In mid-1987, after we had completed the second public offering, I came to believe that Autodesk should adopt a higher public profile. As the unquestioned market leader in CAD, with close to $100 million in cash, and a market valuation over half a billion dollars, increasing awareness of the company and what it was doing would, I felt, greatly benefit our ability to sell into large corporations and the government.
However, I was afraid that if we unleashed an advertising agency on ``corporate communications'' we'd end up with something just as bad as all of our previous experiences with ad agencies. Who knows, they might come with something out of a Japanese monster movie, ``It is invading your company as you sleep. It is extending its tendrils into your engineering department. It is coming back from the ocean floor and it is mad as Hell!''.
But I digress. I wrote this in June to attempt to define an overall communications campaign that we could organise all of our efforts around. I believe that this initial message best sums up the potential Autodesk has in the markets in which it is the leader.
by John Walker -- June 19th, 1987
In the lifetime and recent memory of currently practicing engineers a revolution has occurred; a revolution so profound, so widespread, and so rapidly advancing on so many fronts that the enormity of it and its consequences are often unappreciated. But they are real, and they are remaking the world.
The past thirty years have seen an unparalleled advance in our understanding of all of the basic sciences. New materials, such as polymers, titanium, semiconductors, and advanced composites have moved from the laboratory into manufacturing. Microelectronics has grown exponentially since its inception in the 1960's, and has not only made enormously complicated systems possible, as many predicted, it has made them extremely inexpensive, as few expected. This, in turn, has driven the growth of computing technology, placing personal computers in the hands of all who want them, while simultaneously allowing the development of the supercomputers which are becoming key research tools in their own right.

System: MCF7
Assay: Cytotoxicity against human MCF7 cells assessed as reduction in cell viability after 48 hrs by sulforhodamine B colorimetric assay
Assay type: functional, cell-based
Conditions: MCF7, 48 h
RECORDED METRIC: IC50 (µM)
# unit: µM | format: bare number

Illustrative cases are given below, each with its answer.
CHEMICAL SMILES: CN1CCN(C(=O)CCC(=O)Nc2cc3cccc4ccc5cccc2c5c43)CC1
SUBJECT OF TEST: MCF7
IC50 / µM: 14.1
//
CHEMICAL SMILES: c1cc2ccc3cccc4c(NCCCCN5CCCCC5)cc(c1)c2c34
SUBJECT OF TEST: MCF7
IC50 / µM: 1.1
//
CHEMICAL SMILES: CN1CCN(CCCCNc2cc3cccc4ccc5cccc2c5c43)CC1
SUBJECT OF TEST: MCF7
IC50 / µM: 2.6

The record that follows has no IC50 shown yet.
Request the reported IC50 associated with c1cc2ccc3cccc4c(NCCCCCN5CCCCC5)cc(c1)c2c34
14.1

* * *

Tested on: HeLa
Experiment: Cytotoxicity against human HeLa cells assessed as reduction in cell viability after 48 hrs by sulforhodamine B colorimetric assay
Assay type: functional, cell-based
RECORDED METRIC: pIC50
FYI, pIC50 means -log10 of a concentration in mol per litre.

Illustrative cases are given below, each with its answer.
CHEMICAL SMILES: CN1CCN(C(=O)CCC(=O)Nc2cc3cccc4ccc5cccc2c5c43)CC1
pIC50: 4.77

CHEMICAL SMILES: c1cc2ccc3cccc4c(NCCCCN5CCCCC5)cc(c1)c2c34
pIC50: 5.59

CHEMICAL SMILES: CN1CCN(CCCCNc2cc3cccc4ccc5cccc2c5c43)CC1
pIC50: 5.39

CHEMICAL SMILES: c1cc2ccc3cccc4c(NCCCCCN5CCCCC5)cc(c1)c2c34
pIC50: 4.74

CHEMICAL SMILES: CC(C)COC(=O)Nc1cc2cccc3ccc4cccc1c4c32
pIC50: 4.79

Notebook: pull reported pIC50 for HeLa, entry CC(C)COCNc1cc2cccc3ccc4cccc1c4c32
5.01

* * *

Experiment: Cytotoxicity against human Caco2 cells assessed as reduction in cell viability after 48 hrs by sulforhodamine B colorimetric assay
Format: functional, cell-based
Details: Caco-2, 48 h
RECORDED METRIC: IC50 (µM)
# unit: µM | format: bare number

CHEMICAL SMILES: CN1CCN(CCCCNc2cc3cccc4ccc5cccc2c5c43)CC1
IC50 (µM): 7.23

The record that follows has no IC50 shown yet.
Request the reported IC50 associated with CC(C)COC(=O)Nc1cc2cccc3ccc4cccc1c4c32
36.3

We live in the space age. Since 1962, we have dispatched robots to explore all the major planets, expanding our knowledge from one world to dozens. Men and women routinely fly into space, and space stations are being built by many countries. Our telephone calls and television broadcasts are routinely relayed by satellites a tenth of the way to the moon.
We carry calculators no larger than a credit card that contain more computing power than existed in the world in 1950. We routinely fly to the other side of the globe for a business meeting. And we are thinking about airplanes that fly from San Francisco to Tokyo in 90 minutes, superconducting power distribution systems, fusion power stations, portable telephones that work worldwide, and most of the other stuff of the science fiction of our youth.
Almost without noticing, we have entered an era where the fundamental question is not ``What can be done'' but ``What should be done''.
Truly, this is the golden age of engineering.
But even more, it is a golden age for the individual engineer. Driven by technology, design is not dominated by the all-encompassing government design bureaus many imagined in the 1930's, nor by an oligopoly of giant companies as many saw in the 1960's. Instead, the basic tools to invent, design, and manufacture have become so inexpensive and widespread that ``downsizing'' has become at least as much an imperative in management as in design.
We are entering the age where we are limited primarily by our creativity. Our ability to imagine, and the courage to make our dreams into reality will be our most precious resource. In this age, the designer has a resource that most designers of the past could hardly imagine--the computer. Engineers who, less than twenty years ago, toiled into the night with log tables, slide rule, and pencils, making parts, then breaking them on testing machines, or designing circuits and struggling to get them to work can now design on their desktops with productivity hundreds to thousands of times greater. And the products of their minds in turn accelerate the process.
Anybody who attempts to predict what we can do in our lifetimes should first reread predictions made in 1960. Anybody who draws a limit to what our children can achieve is a fool.
Autodesk designs, develops, manufactures, sells, and supports key computer-aided-design tools. We are working as hard as we can to make them worthy of the tasks to which they are put by the designers of this golden age.
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Editor: John Walker